The group’s operating losses for the 26 weeks to September 27 compare with earnings of £61 million a year ago and come after its core Royal Mail postal arm plunged to a £129 million underlying operating loss.

Group pre-tax profits crashed 90.2 per cent to £17 million over the first half.

But it said full-year revenues at Royal Mail were now expected to be between £380 million to £580 million higher year-on-year, which could see the division deliver a “better than break-even” result.

Keith Williams, interim executive chair at Royal Mail, said: “The growth in online shopping and parcels during the pandemic, combined with our increased focus on delivering more of what customers want, has led to revenue growth of nearly 10 per cent for the group in the first half, with Royal Mail revenue up nearly five per cent.

“For the first time, parcels revenue at Royal Mail is now larger than letters revenue, representing 60 per cent of total revenue, compared with 47 per cent in the prior period.”

( Parcels are now bringing in more revenue than letters for the first time in Royal Mail’s history / Getty Images )1605772820‘Crucial’ Brits get vaccinated

Dr Tildsley told BBC Breakfast that there had been some “reluctance” in the general public towards a new vaccine but stressed the importance of high uptake as soon as one became available.

“We do need to make sure that when vaccines are available they are available for everybody,” he said.

“We do know that among some people there has been a bit of reluctance to have a vaccine, given the speed of development.

“I would say that it is really important that we get a large, high level of uptake when it is available so we can reach herd immunity, that’s really crucial at this point.”

Dr Tildsley added that both long and short-term costs needed to be considered when deciding on an “optimal” vaccine strategy.

More on Britons’s vaccine reluctance here:

1605772597Here’s a round-up of everything we know so far about the Oxford vaccine:1605772201World update: Africa records two million coronavirus cases amid fears of fresh surge

Africa has surpassed two million confirmed coronavirus cases as health officials warn of infections starting to creep up again into a second surge.

The Africa Centres for Disease Control and Prevention (CDC) said on Thursday that the 54-country continent has seen more than 48,000 deaths from Covid-19.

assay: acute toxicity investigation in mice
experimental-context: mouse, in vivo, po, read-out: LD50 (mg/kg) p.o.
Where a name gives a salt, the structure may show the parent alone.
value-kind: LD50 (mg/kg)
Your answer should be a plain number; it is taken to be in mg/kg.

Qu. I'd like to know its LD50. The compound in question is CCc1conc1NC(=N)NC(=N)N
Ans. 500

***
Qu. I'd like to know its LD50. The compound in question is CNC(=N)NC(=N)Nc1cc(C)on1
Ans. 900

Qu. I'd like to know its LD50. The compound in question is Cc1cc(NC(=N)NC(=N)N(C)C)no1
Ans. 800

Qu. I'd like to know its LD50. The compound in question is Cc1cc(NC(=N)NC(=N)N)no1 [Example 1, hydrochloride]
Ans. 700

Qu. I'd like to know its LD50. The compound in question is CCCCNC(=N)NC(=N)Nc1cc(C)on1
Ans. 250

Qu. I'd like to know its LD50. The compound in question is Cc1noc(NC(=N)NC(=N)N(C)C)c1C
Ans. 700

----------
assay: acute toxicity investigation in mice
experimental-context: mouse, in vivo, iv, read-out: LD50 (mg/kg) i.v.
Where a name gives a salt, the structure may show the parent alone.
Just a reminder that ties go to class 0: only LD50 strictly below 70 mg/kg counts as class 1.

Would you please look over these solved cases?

The continent of 1.3 billion people is being warned against “prevention fatigue” as countries loosen pandemic restrictions to ease their economies’ suffering and more people travel.

The Africa CDC director this week openly worried that the level of mask-wearing has gone down and called that dangerous.

“We don’t know how high the second peak will come,” John Nkengasong said on Monday.

While the world takes hope from recent news about promising Covid-19 vaccines, African health officials also worry that the continent will suffer as richer countries buy up supplies.

Several African countries have confirmed virus cases in the six figures. South Africa leads with more than 750,000, while Morocco has more than 300,000, Egypt more than 110,000 and Ethiopia more than 100,000.

( AP )1605771868Vaccine set to deliver ‘magic herd immunity’ to UK

Dr Michael Tildesley, who sits on a Sage sub-group, said the vaccine being developed by the University of Oxford is “going to be hopefully one of the key game changers” because the number of doses acquired by the Government will allow the UK to “hopefully reach that magic herd immunity”.

The latest trial results for the vaccine suggest it produces a strong immune response in older adults, which Dr Tildesley, a member of the Scientific Pandemic Influenza Modelling (SPI-M) group, told BBC Breakfast is “the really key thing” for preventing deaths.